Buntings was saved from total destruction by its reinforced concrete structure. It was refurbished but without the fourth storey and the corner cupola. In 1950 it was sold to Marks and Spencer. Its neighbour, Woolworths, was beyond repair as was Curl Brothers on the opposite side of Rampant Horse Street, and both were replaced with modern buildings [10].


I’m not including FW Woolworth & Co as one of the big department stores: it just happened to get itself tangled up with the history of two Norwich stores on Rampant Horse Street. Woolworths was more a five and dime store (or, in this country, threepenny and sixpenny). I remember Woolies as a place to buy ‘weigh-out’ roast cashews and pick n mix sweets, and where a friend of mine shamefully bought a cover version of a Beatles record. Below, is the Woolworths building (Woolies 3) that replaced the store built adjacent to Buntings in 1929 (Woolies 2) – itself an extension of the original Woolworths store on the other side of the road (Woolies 1, see Curls below). After acquiring their neighbour in 2002, Marks and Spencer now occupy the entire west side of Rampant Horse Street, from St Stephens Street to St Stephens Church.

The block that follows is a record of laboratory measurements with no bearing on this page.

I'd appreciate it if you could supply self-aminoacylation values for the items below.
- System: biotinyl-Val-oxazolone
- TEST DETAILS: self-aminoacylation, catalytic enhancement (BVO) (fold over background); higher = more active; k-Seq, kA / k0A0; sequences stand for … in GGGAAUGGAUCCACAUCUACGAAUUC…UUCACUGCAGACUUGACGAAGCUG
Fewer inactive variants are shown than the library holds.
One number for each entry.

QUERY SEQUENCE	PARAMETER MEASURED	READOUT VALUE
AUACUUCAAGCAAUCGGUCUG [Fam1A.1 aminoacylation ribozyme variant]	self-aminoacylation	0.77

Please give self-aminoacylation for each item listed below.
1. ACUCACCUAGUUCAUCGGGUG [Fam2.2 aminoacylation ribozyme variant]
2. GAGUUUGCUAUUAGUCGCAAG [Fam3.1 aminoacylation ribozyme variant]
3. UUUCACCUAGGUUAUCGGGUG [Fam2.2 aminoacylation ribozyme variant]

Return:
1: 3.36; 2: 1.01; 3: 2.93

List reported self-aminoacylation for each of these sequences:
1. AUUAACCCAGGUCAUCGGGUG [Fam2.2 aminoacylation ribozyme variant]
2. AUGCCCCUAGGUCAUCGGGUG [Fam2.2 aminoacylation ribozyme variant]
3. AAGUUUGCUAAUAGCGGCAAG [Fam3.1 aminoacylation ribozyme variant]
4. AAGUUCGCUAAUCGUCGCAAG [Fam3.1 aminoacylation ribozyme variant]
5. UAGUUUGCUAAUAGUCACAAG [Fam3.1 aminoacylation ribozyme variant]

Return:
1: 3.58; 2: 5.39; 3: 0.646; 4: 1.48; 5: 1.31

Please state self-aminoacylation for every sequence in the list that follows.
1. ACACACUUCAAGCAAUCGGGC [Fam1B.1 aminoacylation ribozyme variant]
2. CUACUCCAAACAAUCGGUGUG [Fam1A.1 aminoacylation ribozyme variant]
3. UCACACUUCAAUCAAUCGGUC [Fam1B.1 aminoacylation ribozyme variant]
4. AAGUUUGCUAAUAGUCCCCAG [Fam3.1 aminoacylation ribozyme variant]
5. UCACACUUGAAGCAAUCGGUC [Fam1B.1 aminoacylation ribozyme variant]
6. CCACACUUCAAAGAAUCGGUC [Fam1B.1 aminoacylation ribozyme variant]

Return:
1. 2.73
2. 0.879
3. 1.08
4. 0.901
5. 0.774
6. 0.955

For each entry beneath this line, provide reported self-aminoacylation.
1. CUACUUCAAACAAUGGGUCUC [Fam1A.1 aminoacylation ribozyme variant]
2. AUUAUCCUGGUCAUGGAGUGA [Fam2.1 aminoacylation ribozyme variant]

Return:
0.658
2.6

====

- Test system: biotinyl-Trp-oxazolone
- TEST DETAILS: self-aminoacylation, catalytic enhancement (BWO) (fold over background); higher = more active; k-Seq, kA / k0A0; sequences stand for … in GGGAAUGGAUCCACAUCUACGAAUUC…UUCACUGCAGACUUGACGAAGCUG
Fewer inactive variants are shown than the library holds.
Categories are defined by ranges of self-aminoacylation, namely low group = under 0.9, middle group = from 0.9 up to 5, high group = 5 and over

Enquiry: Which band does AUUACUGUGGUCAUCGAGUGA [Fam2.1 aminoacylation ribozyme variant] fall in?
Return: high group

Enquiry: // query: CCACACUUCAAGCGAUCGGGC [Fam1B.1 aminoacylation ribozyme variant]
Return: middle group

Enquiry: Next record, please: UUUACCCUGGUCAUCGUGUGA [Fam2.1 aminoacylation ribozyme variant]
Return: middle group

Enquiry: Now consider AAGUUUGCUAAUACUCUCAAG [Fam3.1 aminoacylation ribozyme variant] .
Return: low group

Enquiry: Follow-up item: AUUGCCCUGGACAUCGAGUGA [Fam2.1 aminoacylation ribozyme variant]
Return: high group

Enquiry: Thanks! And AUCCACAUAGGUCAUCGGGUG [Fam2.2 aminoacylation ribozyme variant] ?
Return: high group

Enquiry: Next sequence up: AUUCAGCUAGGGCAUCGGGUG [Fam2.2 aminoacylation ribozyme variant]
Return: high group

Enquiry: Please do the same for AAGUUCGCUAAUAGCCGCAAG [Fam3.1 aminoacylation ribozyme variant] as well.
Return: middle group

The postwar Woolworth photographed in 1986. Woolworth moved to St Stephens Street and the Rampant Horse Street branch was sold to M&S (2002). Photo: Archant Library

While the new Woolworths building on Rampant Horse Street was being built, the staff were sent to work in the Magdalen Street branch. Opened in 1934 this store was in a medieval building now occupied by Spice Valley.